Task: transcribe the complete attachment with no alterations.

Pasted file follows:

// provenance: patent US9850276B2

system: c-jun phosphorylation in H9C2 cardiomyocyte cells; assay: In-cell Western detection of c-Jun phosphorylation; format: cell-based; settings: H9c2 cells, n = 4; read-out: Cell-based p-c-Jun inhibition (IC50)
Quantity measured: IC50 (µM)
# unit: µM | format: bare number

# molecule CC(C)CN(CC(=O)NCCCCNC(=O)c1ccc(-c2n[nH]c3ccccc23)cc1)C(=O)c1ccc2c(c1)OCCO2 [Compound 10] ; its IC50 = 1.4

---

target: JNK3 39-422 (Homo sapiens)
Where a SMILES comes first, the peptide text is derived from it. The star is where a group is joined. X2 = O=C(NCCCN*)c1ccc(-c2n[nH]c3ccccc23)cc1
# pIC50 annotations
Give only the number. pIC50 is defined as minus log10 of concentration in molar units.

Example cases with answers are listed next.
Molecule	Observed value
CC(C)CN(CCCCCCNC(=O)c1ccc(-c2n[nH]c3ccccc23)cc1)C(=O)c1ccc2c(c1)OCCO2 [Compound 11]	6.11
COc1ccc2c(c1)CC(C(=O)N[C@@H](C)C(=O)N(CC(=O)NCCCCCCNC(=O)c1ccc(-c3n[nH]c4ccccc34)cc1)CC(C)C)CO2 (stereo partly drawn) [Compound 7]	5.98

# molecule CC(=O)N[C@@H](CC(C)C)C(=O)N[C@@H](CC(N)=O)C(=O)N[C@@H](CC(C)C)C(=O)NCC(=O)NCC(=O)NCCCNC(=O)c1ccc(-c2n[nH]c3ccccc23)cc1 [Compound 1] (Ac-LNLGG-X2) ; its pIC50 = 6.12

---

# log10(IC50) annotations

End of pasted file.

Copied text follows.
// provenance: patent US9850276B2

system: c-jun phosphorylation in H9C2 cardiomyocyte cells; assay: In-cell Western detection of c-Jun phosphorylation; format: cell-based; settings: H9c2 cells, n = 4; read-out: Cell-based p-c-Jun inhibition (IC50)
Quantity measured: IC50 (µM)
# unit: µM | format: bare number

# molecule CC(C)CN(CC(=O)NCCCCNC(=O)c1ccc(-c2n[nH]c3ccccc23)cc1)C(=O)c1ccc2c(c1)OCCO2 [Compound 10] ; its IC50 = 1.4

---

target: JNK3 39-422 (Homo sapiens)
Where a SMILES comes first, the peptide text is derived from it. The star is where a group is joined. X2 = O=C(NCCCN*)c1ccc(-c2n[nH]c3ccccc23)cc1
# pIC50 annotations
Give only the number. pIC50 is defined as minus log10 of concentration in molar units.

Example cases with answers are listed next.
Molecule	Observed value
CC(C)CN(CCCCCCNC(=O)c1ccc(-c2n[nH]c3ccccc23)cc1)C(=O)c1ccc2c(c1)OCCO2 [Compound 11]	6.11
COc1ccc2c(c1)CC(C(=O)N[C@@H](C)C(=O)N(CC(=O)NCCCCCCNC(=O)c1ccc(-c3n[nH]c4ccccc34)cc1)CC(C)C)CO2 (stereo partly drawn) [Compound 7]	5.98

# molecule CC(=O)N[C@@H](CC(C)C)C(=O)N[C@@H](CC(N)=O)C(=O)N[C@@H](CC(C)C)C(=O)NCC(=O)NCC(=O)NCCCNC(=O)c1ccc(-c2n[nH]c3ccccc23)cc1 [Compound 1] (Ac-LNLGG-X2) ; its pIC50 = 6.12

---

# log10(IC50) annotations